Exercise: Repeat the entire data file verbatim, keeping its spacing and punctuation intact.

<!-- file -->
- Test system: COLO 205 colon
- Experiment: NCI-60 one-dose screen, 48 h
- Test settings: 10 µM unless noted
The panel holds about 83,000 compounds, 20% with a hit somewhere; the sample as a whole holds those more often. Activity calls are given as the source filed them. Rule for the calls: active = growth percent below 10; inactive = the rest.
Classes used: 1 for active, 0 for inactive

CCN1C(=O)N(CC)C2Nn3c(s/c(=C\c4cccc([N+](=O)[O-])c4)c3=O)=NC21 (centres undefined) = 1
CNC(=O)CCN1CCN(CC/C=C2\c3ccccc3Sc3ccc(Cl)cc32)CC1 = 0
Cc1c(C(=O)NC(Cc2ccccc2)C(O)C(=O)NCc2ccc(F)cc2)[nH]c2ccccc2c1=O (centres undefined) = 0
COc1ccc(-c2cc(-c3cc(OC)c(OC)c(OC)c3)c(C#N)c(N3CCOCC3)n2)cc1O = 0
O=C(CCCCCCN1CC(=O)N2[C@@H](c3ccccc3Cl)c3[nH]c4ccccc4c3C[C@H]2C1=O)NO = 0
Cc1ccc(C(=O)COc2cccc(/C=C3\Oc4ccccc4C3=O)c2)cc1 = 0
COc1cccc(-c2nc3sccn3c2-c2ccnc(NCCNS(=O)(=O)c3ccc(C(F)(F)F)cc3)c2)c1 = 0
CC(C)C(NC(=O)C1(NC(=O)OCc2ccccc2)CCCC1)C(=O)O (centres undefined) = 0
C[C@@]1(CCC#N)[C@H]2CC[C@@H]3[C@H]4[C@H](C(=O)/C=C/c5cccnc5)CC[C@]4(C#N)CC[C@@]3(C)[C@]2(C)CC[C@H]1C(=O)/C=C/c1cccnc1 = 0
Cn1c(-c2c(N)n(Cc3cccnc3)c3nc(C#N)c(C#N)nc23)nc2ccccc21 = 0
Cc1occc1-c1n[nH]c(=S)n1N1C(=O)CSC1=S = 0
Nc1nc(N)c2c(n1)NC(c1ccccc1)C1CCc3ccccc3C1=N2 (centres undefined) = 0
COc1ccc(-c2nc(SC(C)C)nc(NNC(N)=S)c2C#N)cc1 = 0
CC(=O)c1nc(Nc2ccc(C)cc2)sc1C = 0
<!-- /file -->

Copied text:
- Test system: COLO 205 colon
- Experiment: NCI-60 one-dose screen, 48 h
- Test settings: 10 µM unless noted
The panel holds about 83,000 compounds, 20% with a hit somewhere; the sample as a whole holds those more often. Activity calls are given as the source filed them. Rule for the calls: active = growth percent below 10; inactive = the rest.
Classes used: 1 for active, 0 for inactive

CCN1C(=O)N(CC)C2Nn3c(s/c(=C\c4cccc([N+](=O)[O-])c4)c3=O)=NC21 (centres undefined) = 1
CNC(=O)CCN1CCN(CC/C=C2\c3ccccc3Sc3ccc(Cl)cc32)CC1 = 0
Cc1c(C(=O)NC(Cc2ccccc2)C(O)C(=O)NCc2ccc(F)cc2)[nH]c2ccccc2c1=O (centres undefined) = 0
COc1ccc(-c2cc(-c3cc(OC)c(OC)c(OC)c3)c(C#N)c(N3CCOCC3)n2)cc1O = 0
O=C(CCCCCCN1CC(=O)N2[C@@H](c3ccccc3Cl)c3[nH]c4ccccc4c3C[C@H]2C1=O)NO = 0
Cc1ccc(C(=O)COc2cccc(/C=C3\Oc4ccccc4C3=O)c2)cc1 = 0
COc1cccc(-c2nc3sccn3c2-c2ccnc(NCCNS(=O)(=O)c3ccc(C(F)(F)F)cc3)c2)c1 = 0
CC(C)C(NC(=O)C1(NC(=O)OCc2ccccc2)CCCC1)C(=O)O (centres undefined) = 0
C[C@@]1(CCC#N)[C@H]2CC[C@@H]3[C@H]4[C@H](C(=O)/C=C/c5cccnc5)CC[C@]4(C#N)CC[C@@]3(C)[C@]2(C)CC[C@H]1C(=O)/C=C/c1cccnc1 = 0
Cn1c(-c2c(N)n(Cc3cccnc3)c3nc(C#N)c(C#N)nc23)nc2ccccc21 = 0
Cc1occc1-c1n[nH]c(=S)n1N1C(=O)CSC1=S = 0
Nc1nc(N)c2c(n1)NC(c1ccccc1)C1CCc3ccccc3C1=N2 (centres undefined) = 0
COc1ccc(-c2nc(SC(C)C)nc(NNC(N)=S)c2C#N)cc1 = 0
CC(=O)c1nc(Nc2ccc(C)cc2)sc1C = 0